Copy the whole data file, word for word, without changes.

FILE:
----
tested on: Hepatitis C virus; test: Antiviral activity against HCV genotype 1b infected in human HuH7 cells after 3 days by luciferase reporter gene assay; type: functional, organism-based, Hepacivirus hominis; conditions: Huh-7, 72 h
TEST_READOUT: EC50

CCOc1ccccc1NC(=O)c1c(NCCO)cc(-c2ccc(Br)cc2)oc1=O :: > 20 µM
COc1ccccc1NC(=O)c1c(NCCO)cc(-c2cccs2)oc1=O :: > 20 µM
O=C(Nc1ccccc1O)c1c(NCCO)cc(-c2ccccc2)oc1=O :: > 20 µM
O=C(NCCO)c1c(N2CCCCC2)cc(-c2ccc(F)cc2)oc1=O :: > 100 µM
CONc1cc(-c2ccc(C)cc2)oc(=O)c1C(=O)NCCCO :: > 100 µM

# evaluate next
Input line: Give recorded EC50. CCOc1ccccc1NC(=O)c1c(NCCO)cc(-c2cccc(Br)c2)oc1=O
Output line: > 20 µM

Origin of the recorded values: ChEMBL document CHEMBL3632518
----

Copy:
tested on: Hepatitis C virus; test: Antiviral activity against HCV genotype 1b infected in human HuH7 cells after 3 days by luciferase reporter gene assay; type: functional, organism-based, Hepacivirus hominis; conditions: Huh-7, 72 h
TEST_READOUT: EC50

CCOc1ccccc1NC(=O)c1c(NCCO)cc(-c2ccc(Br)cc2)oc1=O :: > 20 µM
COc1ccccc1NC(=O)c1c(NCCO)cc(-c2cccs2)oc1=O :: > 20 µM
O=C(Nc1ccccc1O)c1c(NCCO)cc(-c2ccccc2)oc1=O :: > 20 µM
O=C(NCCO)c1c(N2CCCCC2)cc(-c2ccc(F)cc2)oc1=O :: > 100 µM
CONc1cc(-c2ccc(C)cc2)oc(=O)c1C(=O)NCCCO :: > 100 µM

# evaluate next
Input line: Give recorded EC50. CCOc1ccccc1NC(=O)c1c(NCCO)cc(-c2cccc(Br)c2)oc1=O
Output line: > 20 µM

Origin of the recorded values: ChEMBL document CHEMBL3632518